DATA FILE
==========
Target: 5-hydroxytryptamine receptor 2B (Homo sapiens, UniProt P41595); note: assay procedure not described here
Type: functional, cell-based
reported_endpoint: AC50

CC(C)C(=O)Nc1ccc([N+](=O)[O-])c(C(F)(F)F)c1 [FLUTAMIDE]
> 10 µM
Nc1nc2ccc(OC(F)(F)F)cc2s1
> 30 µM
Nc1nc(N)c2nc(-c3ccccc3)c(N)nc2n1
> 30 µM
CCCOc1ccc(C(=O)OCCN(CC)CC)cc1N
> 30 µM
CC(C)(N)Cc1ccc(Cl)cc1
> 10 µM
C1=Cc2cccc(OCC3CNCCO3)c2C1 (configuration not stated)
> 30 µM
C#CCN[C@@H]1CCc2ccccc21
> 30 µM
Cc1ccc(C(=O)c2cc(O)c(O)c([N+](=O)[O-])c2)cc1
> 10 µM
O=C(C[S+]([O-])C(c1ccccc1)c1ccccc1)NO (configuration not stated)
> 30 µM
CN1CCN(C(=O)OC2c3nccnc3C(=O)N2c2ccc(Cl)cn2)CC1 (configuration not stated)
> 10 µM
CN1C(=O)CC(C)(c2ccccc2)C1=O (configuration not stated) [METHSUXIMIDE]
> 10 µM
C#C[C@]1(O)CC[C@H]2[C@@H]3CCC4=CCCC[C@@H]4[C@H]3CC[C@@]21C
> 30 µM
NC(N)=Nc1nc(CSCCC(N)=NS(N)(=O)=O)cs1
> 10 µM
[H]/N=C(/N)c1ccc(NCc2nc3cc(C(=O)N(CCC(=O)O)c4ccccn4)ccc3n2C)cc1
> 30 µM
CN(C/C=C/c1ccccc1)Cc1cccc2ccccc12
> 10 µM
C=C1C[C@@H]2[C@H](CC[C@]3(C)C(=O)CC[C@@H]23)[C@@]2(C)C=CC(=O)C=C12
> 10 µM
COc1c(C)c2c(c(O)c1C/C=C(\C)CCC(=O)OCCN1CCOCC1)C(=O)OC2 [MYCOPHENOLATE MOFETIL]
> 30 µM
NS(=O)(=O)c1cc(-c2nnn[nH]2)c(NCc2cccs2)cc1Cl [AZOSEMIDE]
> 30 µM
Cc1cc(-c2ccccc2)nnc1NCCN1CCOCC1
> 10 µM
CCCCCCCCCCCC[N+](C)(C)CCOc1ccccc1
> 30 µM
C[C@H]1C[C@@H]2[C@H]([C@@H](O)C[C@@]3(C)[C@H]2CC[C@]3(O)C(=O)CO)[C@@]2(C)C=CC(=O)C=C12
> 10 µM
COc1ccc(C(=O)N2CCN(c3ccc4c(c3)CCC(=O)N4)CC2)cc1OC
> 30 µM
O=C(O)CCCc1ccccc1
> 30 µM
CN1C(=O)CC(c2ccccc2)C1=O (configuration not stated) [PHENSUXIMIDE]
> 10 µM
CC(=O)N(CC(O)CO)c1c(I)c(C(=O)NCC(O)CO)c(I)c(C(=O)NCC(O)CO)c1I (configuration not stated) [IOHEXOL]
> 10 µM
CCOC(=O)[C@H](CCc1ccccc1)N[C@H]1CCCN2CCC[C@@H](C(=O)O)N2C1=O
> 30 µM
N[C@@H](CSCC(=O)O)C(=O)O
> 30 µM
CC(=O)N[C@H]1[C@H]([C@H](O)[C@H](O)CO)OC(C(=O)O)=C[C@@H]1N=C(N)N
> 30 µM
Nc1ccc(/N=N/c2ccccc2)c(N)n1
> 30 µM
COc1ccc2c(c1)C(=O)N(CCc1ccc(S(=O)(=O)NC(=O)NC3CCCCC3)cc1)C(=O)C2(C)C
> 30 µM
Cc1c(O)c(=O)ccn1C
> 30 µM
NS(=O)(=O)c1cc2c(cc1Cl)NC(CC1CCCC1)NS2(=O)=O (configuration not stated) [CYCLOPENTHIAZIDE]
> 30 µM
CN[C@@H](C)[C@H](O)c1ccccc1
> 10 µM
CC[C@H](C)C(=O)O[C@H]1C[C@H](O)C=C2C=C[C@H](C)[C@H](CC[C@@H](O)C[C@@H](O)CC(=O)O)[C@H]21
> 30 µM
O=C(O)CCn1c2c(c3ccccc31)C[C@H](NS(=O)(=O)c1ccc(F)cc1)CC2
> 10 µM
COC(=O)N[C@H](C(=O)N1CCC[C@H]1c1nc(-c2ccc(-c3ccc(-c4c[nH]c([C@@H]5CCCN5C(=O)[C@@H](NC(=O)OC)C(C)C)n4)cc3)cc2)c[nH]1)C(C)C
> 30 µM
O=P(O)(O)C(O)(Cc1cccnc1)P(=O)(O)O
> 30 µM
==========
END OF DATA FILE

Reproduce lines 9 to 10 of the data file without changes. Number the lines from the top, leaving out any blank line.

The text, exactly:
> 30 µM
CCCOc1ccc(C(=O)OCCN(CC)CC)cc1N